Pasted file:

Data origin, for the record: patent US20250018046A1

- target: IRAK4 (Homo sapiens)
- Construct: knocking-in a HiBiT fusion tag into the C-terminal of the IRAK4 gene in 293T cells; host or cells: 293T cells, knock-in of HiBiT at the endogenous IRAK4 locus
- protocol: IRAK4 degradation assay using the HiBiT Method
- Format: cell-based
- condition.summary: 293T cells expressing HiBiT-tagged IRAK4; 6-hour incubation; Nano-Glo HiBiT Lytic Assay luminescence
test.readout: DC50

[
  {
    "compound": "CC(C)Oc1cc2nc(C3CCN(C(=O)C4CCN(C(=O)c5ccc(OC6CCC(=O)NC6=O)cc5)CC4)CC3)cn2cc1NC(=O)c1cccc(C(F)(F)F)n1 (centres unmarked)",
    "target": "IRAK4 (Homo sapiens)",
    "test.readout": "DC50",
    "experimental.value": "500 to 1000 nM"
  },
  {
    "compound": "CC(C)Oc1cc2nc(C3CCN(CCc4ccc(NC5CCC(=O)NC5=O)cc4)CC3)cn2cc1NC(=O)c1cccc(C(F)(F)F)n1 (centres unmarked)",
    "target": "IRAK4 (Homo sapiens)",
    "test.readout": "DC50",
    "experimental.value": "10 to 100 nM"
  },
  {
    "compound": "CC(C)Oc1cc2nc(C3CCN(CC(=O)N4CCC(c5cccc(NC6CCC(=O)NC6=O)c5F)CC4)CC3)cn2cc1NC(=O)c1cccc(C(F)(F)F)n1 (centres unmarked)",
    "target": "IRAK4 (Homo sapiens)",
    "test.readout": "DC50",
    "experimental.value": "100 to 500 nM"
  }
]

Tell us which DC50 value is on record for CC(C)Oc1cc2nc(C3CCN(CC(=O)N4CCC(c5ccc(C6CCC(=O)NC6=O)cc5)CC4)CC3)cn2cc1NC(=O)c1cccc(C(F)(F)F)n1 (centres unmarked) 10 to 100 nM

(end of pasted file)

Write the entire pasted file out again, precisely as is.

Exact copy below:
Data origin, for the record: patent US20250018046A1

- target: IRAK4 (Homo sapiens)
- Construct: knocking-in a HiBiT fusion tag into the C-terminal of the IRAK4 gene in 293T cells; host or cells: 293T cells, knock-in of HiBiT at the endogenous IRAK4 locus
- protocol: IRAK4 degradation assay using the HiBiT Method
- Format: cell-based
- condition.summary: 293T cells expressing HiBiT-tagged IRAK4; 6-hour incubation; Nano-Glo HiBiT Lytic Assay luminescence
test.readout: DC50

[
  {
    "compound": "CC(C)Oc1cc2nc(C3CCN(C(=O)C4CCN(C(=O)c5ccc(OC6CCC(=O)NC6=O)cc5)CC4)CC3)cn2cc1NC(=O)c1cccc(C(F)(F)F)n1 (centres unmarked)",
    "target": "IRAK4 (Homo sapiens)",
    "test.readout": "DC50",
    "experimental.value": "500 to 1000 nM"
  },
  {
    "compound": "CC(C)Oc1cc2nc(C3CCN(CCc4ccc(NC5CCC(=O)NC5=O)cc4)CC3)cn2cc1NC(=O)c1cccc(C(F)(F)F)n1 (centres unmarked)",
    "target": "IRAK4 (Homo sapiens)",
    "test.readout": "DC50",
    "experimental.value": "10 to 100 nM"
  },
  {
    "compound": "CC(C)Oc1cc2nc(C3CCN(CC(=O)N4CCC(c5cccc(NC6CCC(=O)NC6=O)c5F)CC4)CC3)cn2cc1NC(=O)c1cccc(C(F)(F)F)n1 (centres unmarked)",
    "target": "IRAK4 (Homo sapiens)",
    "test.readout": "DC50",
    "experimental.value": "100 to 500 nM"
  }
]

Tell us which DC50 value is on record for CC(C)Oc1cc2nc(C3CCN(CC(=O)N4CCC(c5ccc(C6CCC(=O)NC6=O)cc5)CC4)CC3)cn2cc1NC(=O)c1cccc(C(F)(F)F)n1 (centres unmarked) 10 to 100 nM